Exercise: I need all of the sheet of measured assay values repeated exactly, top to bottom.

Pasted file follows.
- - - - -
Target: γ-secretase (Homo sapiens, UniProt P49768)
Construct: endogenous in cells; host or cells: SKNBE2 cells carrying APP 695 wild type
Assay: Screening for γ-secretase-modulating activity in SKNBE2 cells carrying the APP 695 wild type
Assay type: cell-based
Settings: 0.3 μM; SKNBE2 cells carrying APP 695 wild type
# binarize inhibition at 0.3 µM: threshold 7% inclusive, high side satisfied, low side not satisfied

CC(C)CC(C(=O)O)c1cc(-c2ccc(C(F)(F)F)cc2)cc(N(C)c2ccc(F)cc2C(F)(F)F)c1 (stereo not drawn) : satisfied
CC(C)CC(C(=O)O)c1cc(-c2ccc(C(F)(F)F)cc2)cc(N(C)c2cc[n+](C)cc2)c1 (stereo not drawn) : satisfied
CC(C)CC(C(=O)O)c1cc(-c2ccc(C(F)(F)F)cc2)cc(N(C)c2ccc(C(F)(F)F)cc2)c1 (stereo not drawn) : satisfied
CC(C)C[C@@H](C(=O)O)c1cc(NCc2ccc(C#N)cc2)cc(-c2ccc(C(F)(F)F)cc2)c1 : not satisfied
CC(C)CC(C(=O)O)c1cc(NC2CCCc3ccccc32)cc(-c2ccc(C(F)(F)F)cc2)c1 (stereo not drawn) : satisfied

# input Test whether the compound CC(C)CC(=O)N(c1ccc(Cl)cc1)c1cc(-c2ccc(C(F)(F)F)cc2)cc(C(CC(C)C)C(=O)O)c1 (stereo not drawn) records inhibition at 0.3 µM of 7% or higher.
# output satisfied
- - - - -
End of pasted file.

Target: γ-secretase (Homo sapiens, UniProt P49768)
Construct: endogenous in cells; host or cells: SKNBE2 cells carrying APP 695 wild type
Assay: Screening for γ-secretase-modulating activity in SKNBE2 cells carrying the APP 695 wild type
Assay type: cell-based
Settings: 0.3 μM; SKNBE2 cells carrying APP 695 wild type
# binarize inhibition at 0.3 µM: threshold 7% inclusive, high side satisfied, low side not satisfied

CC(C)CC(C(=O)O)c1cc(-c2ccc(C(F)(F)F)cc2)cc(N(C)c2ccc(F)cc2C(F)(F)F)c1 (stereo not drawn) : satisfied
CC(C)CC(C(=O)O)c1cc(-c2ccc(C(F)(F)F)cc2)cc(N(C)c2cc[n+](C)cc2)c1 (stereo not drawn) : satisfied
CC(C)CC(C(=O)O)c1cc(-c2ccc(C(F)(F)F)cc2)cc(N(C)c2ccc(C(F)(F)F)cc2)c1 (stereo not drawn) : satisfied
CC(C)C[C@@H](C(=O)O)c1cc(NCc2ccc(C#N)cc2)cc(-c2ccc(C(F)(F)F)cc2)c1 : not satisfied
CC(C)CC(C(=O)O)c1cc(NC2CCCc3ccccc32)cc(-c2ccc(C(F)(F)F)cc2)c1 (stereo not drawn) : satisfied

# input Test whether the compound CC(C)CC(=O)N(c1ccc(Cl)cc1)c1cc(-c2ccc(C(F)(F)F)cc2)cc(C(CC(C)C)C(=O)O)c1 (stereo not drawn) records inhibition at 0.3 µM of 7% or higher.
# output satisfied